This week I am helping tutor a Level 2 training course for canoe/kayak coaches. This involves giving students what used to be called a coaching process course. It builds on the basic coaching knowledge they will have learnt from a Level 1 course. On day 1 in the afternoon we covered several mini sessions about some theory, which included something about how memory works. Now I wondered at the time why this was important for canoe coaches. The analogy used was one of files in a filing cabinet, or the bin. Anyway whilst listening to the other tutor discussing the options I was thinking how this fitted into learning and teaching. Petty (2006; 8) says that "Learning is making sense, not just remembering", i.e. it is more than just pouring information into the brain to be stored away for later. In fact does the brain even retain information that isn't accessed regularly?

The relevance of the memory lesson is apparent on day 2 of the course when reference is made to "dog eared" files that someone has learnt previously and are now embedded in the long term memory. Or the need to create the right information to be stored in these files. These embedded memories will become active during times of stress. So with regard to canoeing technoques if someone has developed an incorrect technique, this can be very difficult to correct as you are trying to change a long term memory file for something new. I have certainly seen evidence for this today with someone attempting a reverse backwater stroke in which he consistently placed the paddle in the crossdeck stroke incorrectly. However in teaching using a "self-check" style markers were given for an effective stroke, including what face of the paddle should face forward on the crossdeck stroke. Thus the student could instantly see when the correct stroke was done when he was conscience about what he was doing. In a canoe this stroke can be done on both side (bilaterally). On the student's other side no such error of paddle placement was evident.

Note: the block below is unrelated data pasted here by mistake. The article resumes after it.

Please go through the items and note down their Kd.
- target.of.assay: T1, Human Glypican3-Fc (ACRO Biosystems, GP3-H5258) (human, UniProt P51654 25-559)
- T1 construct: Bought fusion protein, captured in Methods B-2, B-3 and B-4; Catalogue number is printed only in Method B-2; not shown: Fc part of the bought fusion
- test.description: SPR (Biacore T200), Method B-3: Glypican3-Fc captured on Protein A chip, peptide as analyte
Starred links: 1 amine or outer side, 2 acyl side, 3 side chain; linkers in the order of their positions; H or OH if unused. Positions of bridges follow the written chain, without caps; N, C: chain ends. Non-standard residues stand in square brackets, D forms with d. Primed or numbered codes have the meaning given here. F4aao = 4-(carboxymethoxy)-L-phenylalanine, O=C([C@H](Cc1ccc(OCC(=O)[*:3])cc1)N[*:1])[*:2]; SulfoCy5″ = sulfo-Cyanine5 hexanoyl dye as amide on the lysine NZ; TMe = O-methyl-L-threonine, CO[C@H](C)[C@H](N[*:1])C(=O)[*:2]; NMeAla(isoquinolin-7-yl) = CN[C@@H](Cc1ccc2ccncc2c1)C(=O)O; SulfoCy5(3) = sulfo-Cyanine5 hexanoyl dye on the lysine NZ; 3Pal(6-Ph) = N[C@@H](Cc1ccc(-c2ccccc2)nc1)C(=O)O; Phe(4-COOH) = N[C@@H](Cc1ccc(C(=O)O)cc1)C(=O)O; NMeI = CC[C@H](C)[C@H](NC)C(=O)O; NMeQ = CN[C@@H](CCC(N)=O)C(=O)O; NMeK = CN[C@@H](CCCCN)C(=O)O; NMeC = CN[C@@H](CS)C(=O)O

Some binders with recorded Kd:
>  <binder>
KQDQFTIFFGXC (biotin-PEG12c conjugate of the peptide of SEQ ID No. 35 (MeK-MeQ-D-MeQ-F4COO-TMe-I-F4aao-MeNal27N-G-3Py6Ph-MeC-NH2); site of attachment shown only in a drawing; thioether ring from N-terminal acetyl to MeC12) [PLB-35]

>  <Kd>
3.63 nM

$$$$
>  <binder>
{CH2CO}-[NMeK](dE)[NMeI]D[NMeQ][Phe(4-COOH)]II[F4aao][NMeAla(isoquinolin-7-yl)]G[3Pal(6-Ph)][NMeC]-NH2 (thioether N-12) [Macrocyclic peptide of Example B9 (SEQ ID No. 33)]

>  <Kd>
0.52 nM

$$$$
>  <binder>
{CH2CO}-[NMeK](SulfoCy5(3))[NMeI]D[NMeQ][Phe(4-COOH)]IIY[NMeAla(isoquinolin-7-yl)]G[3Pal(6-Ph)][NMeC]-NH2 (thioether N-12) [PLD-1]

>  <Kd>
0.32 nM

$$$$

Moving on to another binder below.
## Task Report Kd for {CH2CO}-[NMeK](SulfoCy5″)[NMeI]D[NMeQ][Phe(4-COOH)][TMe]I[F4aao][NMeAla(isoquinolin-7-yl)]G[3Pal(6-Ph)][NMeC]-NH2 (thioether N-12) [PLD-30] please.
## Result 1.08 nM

What I noticed was as soon as the student stopped "thinking" about the stroke he reverted back to his original incorrect method, although it was an easy matter of a one word reminder to correct. The student asked some questions about why the stroke should be as shown, i.e looking for some motivation and explanation as to effectiveness and reasoning.

Petty (2006;13) talks about reproduction of tasks which are on the lower level of Bloom's taxonomy and
"Do not require the learner to process the material, or apply the learning, or even to understand it. This makes the task simple, but has the disadvantage that it does not require the learners to create a meaning in mentalese and to connect it to their existing learning"
Mentalese is the language that our brains store information in, as opposed to the language we use to communicate to others in. So in the case of our paddler re-learning a stroke, only copying it isn't sufficient to add onto the current knowledge embedded in his brain. A teacher needs to create understanding and sufficient repetitions and adaptation in different environments to create enough meaning to change or add onto the previously learnt technique. Changing well use dog eared files is difficult and may need to tackled from novel approaches to create a new file which can be accessed more readily.

So for the paddler in question, on the side he has not practised the stroke before there was no memory, so the practice and coaching was effective quite quickly. However on the original side further understanding and effectiveness was required to start the process. If I ask for a repetition of the stroke tomorrow will a change be made without input? Maybe, but maybe not..So considering a teaching style which uses higher levels on Blooms Taxonomy may be necessary to effect the change permanently
 
 
Research needed as I didn't really get this at all in class yesterday. I believe that this is about communication and relates to life in general. This is a theory of psychology (I should ask my daughter for more information!) and based on three EGO states "Adult", "Child" and "Parent".

So what do those words mean? It is always hard to understand something new when words are used that already have some meaning. In the Neuro-Linguistic Programming lecture we discovered that everyone has different brain connections for words and it is no different for me with these words.